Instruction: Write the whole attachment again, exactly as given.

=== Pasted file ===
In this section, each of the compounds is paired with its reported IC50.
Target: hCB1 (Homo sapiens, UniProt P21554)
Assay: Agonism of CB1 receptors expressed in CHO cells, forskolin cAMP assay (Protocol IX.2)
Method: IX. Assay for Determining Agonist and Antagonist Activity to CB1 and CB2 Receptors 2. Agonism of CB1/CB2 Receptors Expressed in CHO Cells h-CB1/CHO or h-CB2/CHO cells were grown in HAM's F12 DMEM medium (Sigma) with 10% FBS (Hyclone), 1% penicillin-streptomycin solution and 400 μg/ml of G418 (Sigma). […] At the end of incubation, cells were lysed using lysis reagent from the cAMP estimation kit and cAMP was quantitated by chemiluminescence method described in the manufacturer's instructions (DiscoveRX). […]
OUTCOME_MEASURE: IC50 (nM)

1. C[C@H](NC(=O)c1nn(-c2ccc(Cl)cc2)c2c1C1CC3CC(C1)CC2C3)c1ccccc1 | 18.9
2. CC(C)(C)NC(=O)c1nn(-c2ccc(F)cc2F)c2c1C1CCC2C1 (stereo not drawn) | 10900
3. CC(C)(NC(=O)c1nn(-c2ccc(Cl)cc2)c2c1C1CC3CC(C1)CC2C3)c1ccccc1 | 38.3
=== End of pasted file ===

In this section, each of the compounds is paired with its reported IC50.
Target: hCB1 (Homo sapiens, UniProt P21554)
Assay: Agonism of CB1 receptors expressed in CHO cells, forskolin cAMP assay (Protocol IX.2)
Method: IX. Assay for Determining Agonist and Antagonist Activity to CB1 and CB2 Receptors 2. Agonism of CB1/CB2 Receptors Expressed in CHO Cells h-CB1/CHO or h-CB2/CHO cells were grown in HAM's F12 DMEM medium (Sigma) with 10% FBS (Hyclone), 1% penicillin-streptomycin solution and 400 μg/ml of G418 (Sigma). […] At the end of incubation, cells were lysed using lysis reagent from the cAMP estimation kit and cAMP was quantitated by chemiluminescence method described in the manufacturer's instructions (DiscoveRX). […]
OUTCOME_MEASURE: IC50 (nM)

1. C[C@H](NC(=O)c1nn(-c2ccc(Cl)cc2)c2c1C1CC3CC(C1)CC2C3)c1ccccc1 | 18.9
2. CC(C)(C)NC(=O)c1nn(-c2ccc(F)cc2F)c2c1C1CCC2C1 (stereo not drawn) | 10900
3. CC(C)(NC(=O)c1nn(-c2ccc(Cl)cc2)c2c1C1CC3CC(C1)CC2C3)c1ccccc1 | 38.3